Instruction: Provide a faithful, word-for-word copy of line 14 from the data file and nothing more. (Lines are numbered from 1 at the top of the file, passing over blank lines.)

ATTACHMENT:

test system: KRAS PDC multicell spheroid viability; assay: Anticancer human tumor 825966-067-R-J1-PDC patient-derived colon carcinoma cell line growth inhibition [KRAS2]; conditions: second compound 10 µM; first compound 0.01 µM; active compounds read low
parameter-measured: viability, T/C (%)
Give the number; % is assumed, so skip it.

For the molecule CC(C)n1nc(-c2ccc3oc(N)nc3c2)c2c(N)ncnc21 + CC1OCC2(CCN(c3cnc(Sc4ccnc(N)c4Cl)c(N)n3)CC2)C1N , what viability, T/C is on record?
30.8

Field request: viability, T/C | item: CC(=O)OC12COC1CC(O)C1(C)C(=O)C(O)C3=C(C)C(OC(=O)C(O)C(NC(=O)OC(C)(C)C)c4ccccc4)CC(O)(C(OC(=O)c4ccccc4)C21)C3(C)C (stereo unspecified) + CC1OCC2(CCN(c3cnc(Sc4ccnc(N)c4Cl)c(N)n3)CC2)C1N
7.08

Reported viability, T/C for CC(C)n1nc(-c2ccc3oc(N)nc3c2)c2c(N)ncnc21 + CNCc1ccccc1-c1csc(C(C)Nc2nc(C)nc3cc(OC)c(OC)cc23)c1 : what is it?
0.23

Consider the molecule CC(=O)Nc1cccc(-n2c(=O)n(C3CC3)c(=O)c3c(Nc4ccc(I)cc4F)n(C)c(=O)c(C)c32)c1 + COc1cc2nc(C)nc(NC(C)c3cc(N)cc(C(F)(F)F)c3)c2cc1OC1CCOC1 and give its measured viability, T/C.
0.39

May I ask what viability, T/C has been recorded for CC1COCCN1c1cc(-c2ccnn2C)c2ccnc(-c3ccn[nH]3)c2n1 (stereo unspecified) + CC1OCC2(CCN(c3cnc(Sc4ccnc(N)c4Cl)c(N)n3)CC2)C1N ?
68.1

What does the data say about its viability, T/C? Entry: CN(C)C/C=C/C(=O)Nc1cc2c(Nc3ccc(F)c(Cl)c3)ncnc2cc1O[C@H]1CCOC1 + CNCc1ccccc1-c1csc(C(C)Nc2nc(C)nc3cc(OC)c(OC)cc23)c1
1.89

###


What does the data say about its viability, T/C? Entry: CN(C)C/C=C/C(=O)Nc1cc2c(Nc3ccc(F)c(Cl)c3)ncnc2cc1O[C@H]1CCOC1 + CNCc1ccccc1-c1csc(C(C)Nc2nc(C)nc3cc(OC)c(OC)cc23)c1